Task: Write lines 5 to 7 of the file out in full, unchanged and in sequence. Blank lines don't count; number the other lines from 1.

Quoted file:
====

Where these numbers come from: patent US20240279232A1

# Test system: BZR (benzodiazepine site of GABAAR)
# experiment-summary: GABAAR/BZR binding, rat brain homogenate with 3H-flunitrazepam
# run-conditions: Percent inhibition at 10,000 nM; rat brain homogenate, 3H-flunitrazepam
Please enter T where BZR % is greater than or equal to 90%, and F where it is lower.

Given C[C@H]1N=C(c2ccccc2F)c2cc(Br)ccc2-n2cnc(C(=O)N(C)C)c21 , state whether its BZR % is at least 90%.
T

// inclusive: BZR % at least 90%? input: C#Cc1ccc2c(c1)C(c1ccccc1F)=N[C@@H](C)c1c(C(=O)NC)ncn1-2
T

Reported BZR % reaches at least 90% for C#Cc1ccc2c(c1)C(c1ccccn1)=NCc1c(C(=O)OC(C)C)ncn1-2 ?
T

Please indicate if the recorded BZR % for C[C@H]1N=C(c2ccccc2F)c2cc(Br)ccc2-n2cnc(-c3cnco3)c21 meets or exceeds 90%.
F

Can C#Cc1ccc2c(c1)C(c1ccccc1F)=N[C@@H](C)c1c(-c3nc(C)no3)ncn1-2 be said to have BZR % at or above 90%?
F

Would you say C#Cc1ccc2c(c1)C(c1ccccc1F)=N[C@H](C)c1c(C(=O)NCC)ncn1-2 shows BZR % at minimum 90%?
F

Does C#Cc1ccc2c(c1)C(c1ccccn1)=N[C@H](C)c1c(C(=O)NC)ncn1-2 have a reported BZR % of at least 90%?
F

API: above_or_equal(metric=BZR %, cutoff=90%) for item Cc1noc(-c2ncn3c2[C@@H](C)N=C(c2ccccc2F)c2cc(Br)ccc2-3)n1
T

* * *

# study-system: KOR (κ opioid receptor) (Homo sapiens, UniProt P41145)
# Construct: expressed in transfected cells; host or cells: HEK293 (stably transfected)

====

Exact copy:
Please enter T where BZR % is greater than or equal to 90%, and F where it is lower.

Given C[C@H]1N=C(c2ccccc2F)c2cc(Br)ccc2-n2cnc(C(=O)N(C)C)c21 , state whether its BZR % is at least 90%.
T